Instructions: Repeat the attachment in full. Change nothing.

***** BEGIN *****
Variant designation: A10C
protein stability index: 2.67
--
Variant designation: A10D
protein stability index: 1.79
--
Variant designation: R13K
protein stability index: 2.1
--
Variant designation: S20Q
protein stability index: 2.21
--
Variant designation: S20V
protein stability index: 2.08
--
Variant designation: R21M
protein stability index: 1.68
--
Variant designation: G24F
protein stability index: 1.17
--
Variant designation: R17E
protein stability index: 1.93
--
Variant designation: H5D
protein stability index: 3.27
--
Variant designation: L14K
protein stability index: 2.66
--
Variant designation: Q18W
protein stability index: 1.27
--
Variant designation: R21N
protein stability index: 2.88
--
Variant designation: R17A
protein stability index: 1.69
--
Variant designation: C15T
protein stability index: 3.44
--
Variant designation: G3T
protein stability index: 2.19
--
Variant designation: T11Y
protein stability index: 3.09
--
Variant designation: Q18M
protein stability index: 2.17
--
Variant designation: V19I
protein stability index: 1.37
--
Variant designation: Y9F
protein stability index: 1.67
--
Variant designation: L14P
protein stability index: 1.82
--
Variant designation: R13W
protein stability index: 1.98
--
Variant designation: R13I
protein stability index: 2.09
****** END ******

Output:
Variant designation: A10C
protein stability index: 2.67
--
Variant designation: A10D
protein stability index: 1.79
--
Variant designation: R13K
protein stability index: 2.1
--
Variant designation: S20Q
protein stability index: 2.21
--
Variant designation: S20V
protein stability index: 2.08
--
Variant designation: R21M
protein stability index: 1.68
--
Variant designation: G24F
protein stability index: 1.17
--
Variant designation: R17E
protein stability index: 1.93
--
Variant designation: H5D
protein stability index: 3.27
--
Variant designation: L14K
protein stability index: 2.66
--
Variant designation: Q18W
protein stability index: 1.27
--
Variant designation: R21N
protein stability index: 2.88
--
Variant designation: R17A
protein stability index: 1.69
--
Variant designation: C15T
protein stability index: 3.44
--
Variant designation: G3T
protein stability index: 2.19
--
Variant designation: T11Y
protein stability index: 3.09
--
Variant designation: Q18M
protein stability index: 2.17
--
Variant designation: V19I
protein stability index: 1.37
--
Variant designation: Y9F
protein stability index: 1.67
--
Variant designation: L14P
protein stability index: 1.82
--
Variant designation: R13W
protein stability index: 1.98
--
Variant designation: R13I
protein stability index: 2.09